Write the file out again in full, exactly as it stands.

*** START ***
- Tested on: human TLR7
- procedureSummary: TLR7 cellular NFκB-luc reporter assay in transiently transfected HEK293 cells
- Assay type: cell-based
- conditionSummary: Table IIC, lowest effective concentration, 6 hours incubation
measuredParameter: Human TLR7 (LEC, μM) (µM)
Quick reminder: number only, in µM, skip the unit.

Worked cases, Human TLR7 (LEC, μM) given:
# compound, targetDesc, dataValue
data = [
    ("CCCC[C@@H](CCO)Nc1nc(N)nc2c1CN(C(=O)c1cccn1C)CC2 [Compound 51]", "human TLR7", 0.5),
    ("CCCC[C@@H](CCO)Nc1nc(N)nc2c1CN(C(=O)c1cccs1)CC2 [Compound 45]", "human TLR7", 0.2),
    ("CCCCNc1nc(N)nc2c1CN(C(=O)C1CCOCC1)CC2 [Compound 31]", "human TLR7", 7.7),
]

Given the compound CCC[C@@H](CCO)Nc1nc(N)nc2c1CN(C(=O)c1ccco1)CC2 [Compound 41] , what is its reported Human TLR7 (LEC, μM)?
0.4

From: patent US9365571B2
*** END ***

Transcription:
- Tested on: human TLR7
- procedureSummary: TLR7 cellular NFκB-luc reporter assay in transiently transfected HEK293 cells
- Assay type: cell-based
- conditionSummary: Table IIC, lowest effective concentration, 6 hours incubation
measuredParameter: Human TLR7 (LEC, μM) (µM)
Quick reminder: number only, in µM, skip the unit.

Worked cases, Human TLR7 (LEC, μM) given:
# compound, targetDesc, dataValue
data = [
    ("CCCC[C@@H](CCO)Nc1nc(N)nc2c1CN(C(=O)c1cccn1C)CC2 [Compound 51]", "human TLR7", 0.5),
    ("CCCC[C@@H](CCO)Nc1nc(N)nc2c1CN(C(=O)c1cccs1)CC2 [Compound 45]", "human TLR7", 0.2),
    ("CCCCNc1nc(N)nc2c1CN(C(=O)C1CCOCC1)CC2 [Compound 31]", "human TLR7", 7.7),
]

Given the compound CCC[C@@H](CCO)Nc1nc(N)nc2c1CN(C(=O)c1ccco1)CC2 [Compound 41] , what is its reported Human TLR7 (LEC, μM)?
0.4

From: patent US9365571B2